'Chicago Justice' Presents Its Case in 'Chicago P.D.' Backdoor Pilot

The backdoor pilot for the potential legal series aired Wednesday as an episode of crime drama 'Chicago P.D.'
Matt Dinerstein/NBC

[Warning: This story contains spoilers from Wednesday's episode of Chicago P.D., "Justice."]

Not long ago, it was Chicago Fire paving the way for Chicago P.D. with a backdoor pilot at the end of the flagship firefighter drama's first season. But on Wednesday night, Chicago P.D. picked up that baton and opened its doors to a new potential member of the 'One Chicago' franchise with the backdoor pilot for Chicago Justice.

Unlike previous spinoffs, which also include Chicago Med, there were no early introductions for the team members at the Cook's County State's Attorney office – a little bit of déjà vu for those viewers who are also fans of The Good Wife. However, it did not take for the team to make themselves at home.                           

The episode began with a bang — literally — when beat cops Burgess (Marina Squerciati) and Roman (Brian Geraghty) came under fire from a mysterious teenager walking by their cop car. Roman was shot and Burgess, uninjured, ran around the corner to get the shooter. However, she lost sight of the teen momentarily and the kid she shot down claimed it wasn't him who shot Roman.

Enter, assistant state's attorney Peter Stone (Strike Back's Philip Winchester), who was the one to send Sgt. Voight (Jason Beghe) to prison all those years ago. (Are there any other Law & Order fans out there wondering if this ASA Stone is at all related to ADA Ben Stone, played by Michael Moriarty for the first four seasons of the Emmy-winning series?)

Despite his rocky past with Voight, Stone puts all his resources on the investigation into the incident in an attempt to clear Burgess' name. This includes team members Nazneen Contractor Joelle Carter, Ryan-James Hatanaka and their demanding boss Mark Jeffries (Rocky's Carl Weathers).

Although the episode isn't technically billed as a supersized crossover event, it might as well be. The Intelligence Unit from Chicago P.D. also investigates the alleged shooter to help Burgess, Severide (Taylor Kinney) and Cruz (Joe Minoso) from Chicago Fire shows up to help search for the gun used in the shooting from the bottom of a nearby lake. Even Maggie (Marlyne Barrett) from Chicago Med plays a role as she controls the chaos at the hospital when both Roman and the injured alleged shooter are brought into the ER.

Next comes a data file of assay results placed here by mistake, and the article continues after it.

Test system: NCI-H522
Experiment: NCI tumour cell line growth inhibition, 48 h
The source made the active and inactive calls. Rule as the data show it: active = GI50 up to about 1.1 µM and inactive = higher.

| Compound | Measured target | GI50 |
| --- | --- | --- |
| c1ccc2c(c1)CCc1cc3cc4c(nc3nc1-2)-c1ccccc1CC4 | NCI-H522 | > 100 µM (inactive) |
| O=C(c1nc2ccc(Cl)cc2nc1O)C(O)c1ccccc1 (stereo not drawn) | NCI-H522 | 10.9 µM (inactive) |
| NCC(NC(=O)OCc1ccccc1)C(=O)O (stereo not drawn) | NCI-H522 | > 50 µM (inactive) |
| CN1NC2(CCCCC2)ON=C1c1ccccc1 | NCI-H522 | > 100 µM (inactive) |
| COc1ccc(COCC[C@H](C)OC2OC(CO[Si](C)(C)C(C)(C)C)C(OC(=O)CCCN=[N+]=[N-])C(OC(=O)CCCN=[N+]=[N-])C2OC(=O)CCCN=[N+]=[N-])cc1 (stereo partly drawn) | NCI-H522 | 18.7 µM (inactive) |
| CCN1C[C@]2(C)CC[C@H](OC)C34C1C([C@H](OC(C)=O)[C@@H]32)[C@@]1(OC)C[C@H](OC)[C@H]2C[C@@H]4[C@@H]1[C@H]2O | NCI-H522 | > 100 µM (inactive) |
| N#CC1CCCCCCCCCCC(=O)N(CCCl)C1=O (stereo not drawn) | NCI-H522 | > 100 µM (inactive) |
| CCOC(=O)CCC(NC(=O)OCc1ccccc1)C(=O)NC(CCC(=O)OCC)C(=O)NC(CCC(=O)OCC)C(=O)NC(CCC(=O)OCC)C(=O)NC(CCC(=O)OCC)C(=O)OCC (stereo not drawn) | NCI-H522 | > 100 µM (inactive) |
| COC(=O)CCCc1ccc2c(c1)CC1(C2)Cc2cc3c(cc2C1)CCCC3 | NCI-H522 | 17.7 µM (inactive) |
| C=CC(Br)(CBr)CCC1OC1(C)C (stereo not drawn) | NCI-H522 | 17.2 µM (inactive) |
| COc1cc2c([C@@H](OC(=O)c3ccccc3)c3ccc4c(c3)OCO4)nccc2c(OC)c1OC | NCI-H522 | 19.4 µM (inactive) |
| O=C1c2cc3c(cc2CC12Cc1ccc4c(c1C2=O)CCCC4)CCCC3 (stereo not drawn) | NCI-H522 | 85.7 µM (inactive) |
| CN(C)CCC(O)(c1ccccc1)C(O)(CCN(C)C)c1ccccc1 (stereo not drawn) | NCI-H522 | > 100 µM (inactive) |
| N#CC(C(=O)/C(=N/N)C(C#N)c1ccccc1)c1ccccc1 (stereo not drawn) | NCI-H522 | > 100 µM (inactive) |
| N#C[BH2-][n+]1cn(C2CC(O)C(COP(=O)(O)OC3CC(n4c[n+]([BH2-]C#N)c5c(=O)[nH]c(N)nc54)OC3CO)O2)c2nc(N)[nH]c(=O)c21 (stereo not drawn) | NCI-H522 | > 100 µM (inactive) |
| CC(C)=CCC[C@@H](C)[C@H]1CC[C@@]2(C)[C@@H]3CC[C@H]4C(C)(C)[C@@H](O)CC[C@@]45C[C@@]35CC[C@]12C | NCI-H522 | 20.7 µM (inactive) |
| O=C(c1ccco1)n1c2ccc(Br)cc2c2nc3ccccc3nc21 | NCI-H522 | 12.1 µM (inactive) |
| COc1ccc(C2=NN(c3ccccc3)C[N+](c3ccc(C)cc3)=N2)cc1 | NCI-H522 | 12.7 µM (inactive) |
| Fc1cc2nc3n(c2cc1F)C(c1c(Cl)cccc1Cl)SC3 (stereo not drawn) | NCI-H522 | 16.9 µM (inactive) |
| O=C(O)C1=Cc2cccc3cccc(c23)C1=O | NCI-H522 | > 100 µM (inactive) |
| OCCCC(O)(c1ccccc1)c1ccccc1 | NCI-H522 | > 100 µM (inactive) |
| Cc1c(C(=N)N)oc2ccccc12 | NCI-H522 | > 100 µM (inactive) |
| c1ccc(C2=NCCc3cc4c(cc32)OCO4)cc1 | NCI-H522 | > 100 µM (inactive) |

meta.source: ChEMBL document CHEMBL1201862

However, the pressure is really on the Justice team as they must deal with protestors outside District 21 shouting "hands up, don't shoot" — a nod to the real-world shootings of unarmed African-Americans that has continued to gain traction in the news cycle since the death of Trayvon Martin in 2012.

"That kid is not getting convicted by a jury in this city. Maybe two years ago. Not today," defense attorney Shambala Green (Lorraine Toussaint reprising her Law & Order role) tells Stone. The outdoor scene, showing the steps of the courthouse and the Chicago skyline, is also reminiscent of Law & Order, during which the legal team spent so much time on the steps of the New York courthouse.

And just like Law & Order, particularly the post-Adam Schiff years, such a politically charged case raises questions about Jeffries' reelection come November. Especially since the state's attorney himself is an African-American.

After further digging, the investigators learn the real reason an honors student with an unblemished criminal record shot at Roman and Burgess — his aunt's longtime boyfriend was beaten by a racist cop six years ago. Not only that, but he was sentenced to prison time and then denied parole several times, until he took his own life the day before Roman was shot.

The twist is a way to clear Burgess' name without completely backpedaling on the importance and the larger ramifications at hand. In the end, Green offers a plea deal of aggravated battery with a sentence to be served as a juvenile. Afraid of an acquittal or a hung jury, Stone goes to Burgess and Roman to decide whether they should take it, with a healing Roman making the final call. "We're all sleeping in our own beds tonight," Roman says calmly. "Let the city sleep too."

So what did you think of Chicago P.D.'s backdoor pilot for Chicago Justice? Sound off in the comments below.

Chicago P.D. airs Wednesdays at 10 p.m. on NBC.